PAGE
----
DEVILLE: Change in the air for LSU Baseball

As we began production on this year's Tiger Rag Baseball Preview, I reached into my desk drawer and opened last season's preseason guide.

There on the cover were pictures of Smoke Laval and Yvette Girouard.


As I opened the book to my editorial from a year ago, it made for some interesting reading. I prefaced the article by talking about the success of the Tiger football team, the current state of LSU basketball then spelled out the fact that grand achievements by some sports can greatly affect the focus on others.


Basically, I said with the current all-around success of the LSU athletic department, Laval was in deep trouble.


And I was right.


After Les Miles and the football Tigers posted an 11-2 season in 2005, the pressure began to build on Laval. Then John Brady's Tiger basketball team won the SEC and made a run to the Final Four – and so did Pokey Chatman's Lady Tigers. As the hoops season wound down, the focus turned to LSU Baseball.


And things weren't good.


It was bad enough LSU failed to reach a super regional the previous year being beaten on its homefield by Rice in the sub-regional. But Laval's 2006 team trumped its failures from 2005.


Lacking the power to overwhelm teams with the long ball, the 2006 Tigers were without consistent pitching and weren't fundamentally talented enough to even outplay teams either. Double-digit defeats in SEC play became commonplace and when Ole Miss drilled LSU 12-1 in the SEC Tournament and Alabama bounced the Tigers from the league tourney with an 8-3 loss, things looked grim for Laval.


But nobody expected what happened next.


When the postseason pairings came out three days later, the Tigers were excluded from the field of 64. For the first time since 1988, LSU, the team once dubbed "Program of the Decade" in the 1990s, had slid into mediocrity. Laval sat stunned in the first base dugout of Alex Box Stadium after the announcement as he answered questions about his future.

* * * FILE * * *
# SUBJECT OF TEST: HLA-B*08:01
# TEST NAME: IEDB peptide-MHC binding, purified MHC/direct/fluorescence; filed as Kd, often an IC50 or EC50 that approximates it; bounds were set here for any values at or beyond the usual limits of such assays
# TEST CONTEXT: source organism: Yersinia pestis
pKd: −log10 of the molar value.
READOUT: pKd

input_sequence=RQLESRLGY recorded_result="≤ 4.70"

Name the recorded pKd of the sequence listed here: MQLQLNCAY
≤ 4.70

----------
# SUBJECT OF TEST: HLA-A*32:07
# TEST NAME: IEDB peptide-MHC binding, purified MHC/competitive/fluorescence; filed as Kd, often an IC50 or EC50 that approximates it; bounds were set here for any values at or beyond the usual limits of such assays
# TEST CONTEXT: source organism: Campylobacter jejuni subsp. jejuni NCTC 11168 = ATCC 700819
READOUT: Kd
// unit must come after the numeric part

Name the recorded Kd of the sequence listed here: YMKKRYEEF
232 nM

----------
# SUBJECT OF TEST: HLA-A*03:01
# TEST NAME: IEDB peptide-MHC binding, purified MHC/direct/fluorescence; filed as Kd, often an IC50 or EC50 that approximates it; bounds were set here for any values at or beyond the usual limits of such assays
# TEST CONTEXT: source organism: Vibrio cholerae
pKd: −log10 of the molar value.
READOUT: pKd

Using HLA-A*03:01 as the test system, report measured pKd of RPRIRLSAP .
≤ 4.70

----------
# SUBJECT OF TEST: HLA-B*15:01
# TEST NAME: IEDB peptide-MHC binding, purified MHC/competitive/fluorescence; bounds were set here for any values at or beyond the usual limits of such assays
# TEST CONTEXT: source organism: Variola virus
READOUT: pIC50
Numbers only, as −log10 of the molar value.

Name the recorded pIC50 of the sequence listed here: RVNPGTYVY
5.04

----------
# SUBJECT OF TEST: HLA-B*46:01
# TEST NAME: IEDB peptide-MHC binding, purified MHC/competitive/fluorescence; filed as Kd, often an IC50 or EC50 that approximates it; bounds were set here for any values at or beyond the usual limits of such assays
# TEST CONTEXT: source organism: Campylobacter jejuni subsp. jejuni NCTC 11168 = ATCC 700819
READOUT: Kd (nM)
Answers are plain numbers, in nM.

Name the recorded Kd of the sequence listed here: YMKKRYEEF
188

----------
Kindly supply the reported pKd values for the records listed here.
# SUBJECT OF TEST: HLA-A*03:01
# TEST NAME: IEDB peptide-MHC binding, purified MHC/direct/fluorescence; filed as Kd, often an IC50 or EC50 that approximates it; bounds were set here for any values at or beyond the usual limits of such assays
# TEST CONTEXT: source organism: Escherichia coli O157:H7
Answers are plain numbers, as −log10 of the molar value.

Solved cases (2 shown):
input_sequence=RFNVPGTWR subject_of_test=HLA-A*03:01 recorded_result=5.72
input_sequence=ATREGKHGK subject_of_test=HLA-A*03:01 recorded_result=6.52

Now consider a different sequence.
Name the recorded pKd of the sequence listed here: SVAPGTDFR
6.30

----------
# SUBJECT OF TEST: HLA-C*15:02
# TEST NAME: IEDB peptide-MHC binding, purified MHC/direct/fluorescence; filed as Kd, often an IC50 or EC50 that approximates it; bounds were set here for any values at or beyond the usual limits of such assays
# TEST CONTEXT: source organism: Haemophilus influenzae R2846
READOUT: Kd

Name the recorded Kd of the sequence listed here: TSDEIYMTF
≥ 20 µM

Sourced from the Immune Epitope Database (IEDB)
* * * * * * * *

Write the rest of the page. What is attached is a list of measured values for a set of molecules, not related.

Some thought he wouldn't get the axe, others were sure of it.


One week later to the day, former LSU coach turned athletic director Skip Bertman relieved Laval of his duties as the head coach of the Tigers.


After five seasons, Laval had compiled a 210-109-1 record, won the 2003 SEC title and made back-to-back trips to the College World Series in 2003 and 2004. But in the end, it wasn't good enough. The team began to regress in 2005 and by the end of the 2006, it was apparent a change needed to be made.


Following a national search that lasted over three weeks, Bertman got his guy. Going outside of his coaching tree as well as outside of the SEC, Bertman tabbed Notre Dame coach Paul Mainieri as Laval's successor.


A former player at LSU and UNO in the mid 1970s, Mainieri experienced great success in South Bend and was viewed as a superb choice to succeed Laval as the coach of LSU's pressure cooker program.


Mainieri was introduced as LSU's new coach and has spent the last six-plus months preparing himself, his team and the fans for a new era of Tiger baseball.


While it may take a few years for Mainieri to get the program back among the elite teams in the nation, the 49-year-old Florida native has taken the necessary steps to ensure a solid foundation. Introducing a stringent conditioning program last fall, Mainieri got back to basics with his young team and spent most of fall camp teaching.


As the Tigers close out the final year in old Alex Box Stadium, view it as the beginning of a new age in Tiger baseball, an era that should return LSU baseball to its storied past.




Matt Deville is the editor of Tiger Rag. Reach him at

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